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Medieval Masquerade features games and dances

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Posted: Monday, February 4, 2008 12:00 am

Dressed in Elizabethan outfits, Master Octavio de Flores and Mistress Mairi Ceilidh sat at a table playing Byzantine chess, a popular game during the 10th century.

De Flores was adorned in clothing one would imagine Shakespeare owning - a red outfit with white ruffles, bows at the wrists and knee-high black boots.

"It's the kind of outfit that would have been worn by Henry XIII," de Flores said. "But mine is more particular to Spain."

De Flores and Ceilidh, who go by Jay and Janice TerLouw by day, both attended the third annual Medieval Masquerade at the Thomas Center Friday night.

The TerLouws are members of the Society for Creative Anachronism, an organization that holds reenactments of historical events.

Their alter egos are a part of their membership.

The masquerade's theme was game day and featured entertainment spanning from the medieval times to more modern days.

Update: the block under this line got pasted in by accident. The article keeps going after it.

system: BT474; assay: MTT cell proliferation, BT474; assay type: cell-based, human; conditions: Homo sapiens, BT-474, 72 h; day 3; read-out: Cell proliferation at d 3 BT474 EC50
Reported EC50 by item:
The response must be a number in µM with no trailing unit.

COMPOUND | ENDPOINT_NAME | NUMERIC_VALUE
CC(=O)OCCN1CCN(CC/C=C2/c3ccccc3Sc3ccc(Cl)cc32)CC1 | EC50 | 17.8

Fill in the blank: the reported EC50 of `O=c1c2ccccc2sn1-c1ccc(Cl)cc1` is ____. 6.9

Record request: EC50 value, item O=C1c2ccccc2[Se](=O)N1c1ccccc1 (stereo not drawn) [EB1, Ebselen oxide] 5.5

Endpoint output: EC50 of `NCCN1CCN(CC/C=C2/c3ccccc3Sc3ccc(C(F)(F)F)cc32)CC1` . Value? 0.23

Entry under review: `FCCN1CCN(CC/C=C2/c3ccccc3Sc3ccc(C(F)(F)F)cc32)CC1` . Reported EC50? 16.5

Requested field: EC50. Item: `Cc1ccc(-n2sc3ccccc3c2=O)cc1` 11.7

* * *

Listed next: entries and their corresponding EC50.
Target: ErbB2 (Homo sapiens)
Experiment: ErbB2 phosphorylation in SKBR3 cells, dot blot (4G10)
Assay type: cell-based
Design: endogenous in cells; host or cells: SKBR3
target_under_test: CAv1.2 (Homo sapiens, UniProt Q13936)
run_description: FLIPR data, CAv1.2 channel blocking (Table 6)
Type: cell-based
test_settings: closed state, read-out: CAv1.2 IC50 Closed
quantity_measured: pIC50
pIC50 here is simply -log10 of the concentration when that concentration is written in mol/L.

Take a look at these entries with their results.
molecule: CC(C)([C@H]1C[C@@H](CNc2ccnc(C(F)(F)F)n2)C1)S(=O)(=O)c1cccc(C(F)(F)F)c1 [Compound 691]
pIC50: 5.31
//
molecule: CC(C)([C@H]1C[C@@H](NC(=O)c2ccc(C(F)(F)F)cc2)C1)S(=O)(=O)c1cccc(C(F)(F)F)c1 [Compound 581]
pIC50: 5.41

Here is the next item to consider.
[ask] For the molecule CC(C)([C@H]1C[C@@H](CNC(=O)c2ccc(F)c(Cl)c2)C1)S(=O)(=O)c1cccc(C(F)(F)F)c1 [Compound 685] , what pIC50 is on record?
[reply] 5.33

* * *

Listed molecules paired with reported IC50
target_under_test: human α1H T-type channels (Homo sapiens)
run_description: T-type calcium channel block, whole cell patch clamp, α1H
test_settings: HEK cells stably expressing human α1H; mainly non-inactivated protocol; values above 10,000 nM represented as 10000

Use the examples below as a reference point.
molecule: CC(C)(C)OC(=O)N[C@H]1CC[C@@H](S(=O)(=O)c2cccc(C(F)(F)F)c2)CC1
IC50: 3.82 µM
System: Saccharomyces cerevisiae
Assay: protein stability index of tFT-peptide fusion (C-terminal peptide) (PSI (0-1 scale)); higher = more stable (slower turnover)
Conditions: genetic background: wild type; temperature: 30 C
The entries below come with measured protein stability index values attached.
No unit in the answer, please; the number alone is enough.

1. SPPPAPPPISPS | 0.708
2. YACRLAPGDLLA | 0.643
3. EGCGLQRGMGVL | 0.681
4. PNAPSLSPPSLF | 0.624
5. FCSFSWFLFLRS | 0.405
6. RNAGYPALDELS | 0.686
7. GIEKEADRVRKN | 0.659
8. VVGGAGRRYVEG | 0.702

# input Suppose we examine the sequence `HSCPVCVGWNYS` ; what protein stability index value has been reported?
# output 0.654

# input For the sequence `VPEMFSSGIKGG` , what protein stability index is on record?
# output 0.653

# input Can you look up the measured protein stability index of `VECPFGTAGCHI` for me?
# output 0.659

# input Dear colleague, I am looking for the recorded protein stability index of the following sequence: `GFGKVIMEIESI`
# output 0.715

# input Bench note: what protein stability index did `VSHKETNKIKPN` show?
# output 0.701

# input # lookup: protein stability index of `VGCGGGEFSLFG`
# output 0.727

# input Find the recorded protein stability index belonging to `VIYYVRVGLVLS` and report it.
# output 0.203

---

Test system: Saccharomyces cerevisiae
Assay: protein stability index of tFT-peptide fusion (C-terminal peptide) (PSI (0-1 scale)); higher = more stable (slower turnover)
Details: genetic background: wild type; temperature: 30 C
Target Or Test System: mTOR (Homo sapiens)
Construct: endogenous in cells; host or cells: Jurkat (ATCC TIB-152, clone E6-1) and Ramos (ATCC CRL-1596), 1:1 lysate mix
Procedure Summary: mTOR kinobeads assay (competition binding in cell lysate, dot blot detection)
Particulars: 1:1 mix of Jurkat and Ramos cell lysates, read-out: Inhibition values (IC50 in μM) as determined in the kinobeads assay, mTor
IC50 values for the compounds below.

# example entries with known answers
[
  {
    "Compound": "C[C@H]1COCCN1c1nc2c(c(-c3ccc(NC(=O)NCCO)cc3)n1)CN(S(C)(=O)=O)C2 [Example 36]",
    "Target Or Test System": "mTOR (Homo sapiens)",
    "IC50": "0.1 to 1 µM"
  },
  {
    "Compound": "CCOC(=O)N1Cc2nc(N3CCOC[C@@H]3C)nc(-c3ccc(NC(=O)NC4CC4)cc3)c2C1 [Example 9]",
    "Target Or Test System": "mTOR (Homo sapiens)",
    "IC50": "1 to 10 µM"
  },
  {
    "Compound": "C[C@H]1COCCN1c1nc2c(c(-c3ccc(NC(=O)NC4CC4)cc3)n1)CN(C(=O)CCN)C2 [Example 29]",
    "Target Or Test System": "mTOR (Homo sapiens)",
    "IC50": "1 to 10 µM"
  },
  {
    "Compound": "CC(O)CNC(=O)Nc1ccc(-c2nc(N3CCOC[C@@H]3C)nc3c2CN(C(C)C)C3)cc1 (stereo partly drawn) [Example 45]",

It was coordinated with the art exhibit currently on display at the Thomas Center, which showcases games played in past civilizations around the world.

"The games range from Japanese origami to medieval ladies playing ring toss," said Mary Watt, co-director for the Center for Medieval and Early Modern Studies. "It's basically a celebration of games."

The masquerade was part of a larger group of events dedicated to medieval times, including the Hoggetowne Medieval Faire and the knight invasion at the Plaza of the Americas.

Participants dressed to match the culture and time period of the game they were playing.

Michael and Rebecca Bassett, also members of the Society for Creative Anachronism, dressed in traditional Mongolian clothing to demonstrate shagai, a medieval game played with dice made from sheep anklebones.

Medieval dances were also performed.

Guided by their "fool" playing a flute and wearing a jester's costume, a group of dancers with bells on their heels demonstrated a Morris dance, a 15th century dance using sticks, said participant Amy Schwarzer.

The dancers wore green tabards, short coats that were common in the Middle Ages, Schwarzer said.

They also wore black tights and black boots featuring bells.

Watt said each year the masquerade turnout has grown and more people dress up.

"We want this to evolve into a great masquerade to celebrate Mardi Gras," she said. "Hopefully it will grow big enough to be the big Mardi Gras event in Gainesville."

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